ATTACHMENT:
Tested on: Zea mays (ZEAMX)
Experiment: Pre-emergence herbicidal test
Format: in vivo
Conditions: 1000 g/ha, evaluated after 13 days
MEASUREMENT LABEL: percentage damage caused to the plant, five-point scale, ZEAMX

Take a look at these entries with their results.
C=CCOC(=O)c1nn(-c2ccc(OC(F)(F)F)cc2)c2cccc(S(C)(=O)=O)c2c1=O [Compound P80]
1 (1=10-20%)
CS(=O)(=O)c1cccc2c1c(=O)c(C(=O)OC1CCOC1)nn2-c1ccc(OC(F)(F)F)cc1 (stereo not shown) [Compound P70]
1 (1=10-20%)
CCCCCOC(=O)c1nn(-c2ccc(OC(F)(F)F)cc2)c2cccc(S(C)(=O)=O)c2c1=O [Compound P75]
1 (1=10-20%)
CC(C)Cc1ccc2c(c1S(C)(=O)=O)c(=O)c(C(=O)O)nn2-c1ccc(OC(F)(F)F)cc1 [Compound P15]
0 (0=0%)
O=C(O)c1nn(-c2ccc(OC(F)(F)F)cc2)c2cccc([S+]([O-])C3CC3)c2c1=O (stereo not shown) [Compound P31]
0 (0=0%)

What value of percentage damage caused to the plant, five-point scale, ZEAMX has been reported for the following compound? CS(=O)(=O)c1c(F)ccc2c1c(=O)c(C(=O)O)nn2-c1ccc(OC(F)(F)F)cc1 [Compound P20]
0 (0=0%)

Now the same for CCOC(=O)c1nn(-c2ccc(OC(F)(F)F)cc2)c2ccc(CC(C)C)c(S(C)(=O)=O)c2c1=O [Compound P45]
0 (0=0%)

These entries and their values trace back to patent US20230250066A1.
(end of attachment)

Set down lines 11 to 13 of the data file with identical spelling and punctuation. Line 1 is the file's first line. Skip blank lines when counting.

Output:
CCCCCOC(=O)c1nn(-c2ccc(OC(F)(F)F)cc2)c2cccc(S(C)(=O)=O)c2c1=O [Compound P75]
1 (1=10-20%)
CC(C)Cc1ccc2c(c1S(C)(=O)=O)c(=O)c(C(=O)O)nn2-c1ccc(OC(F)(F)F)cc1 [Compound P15]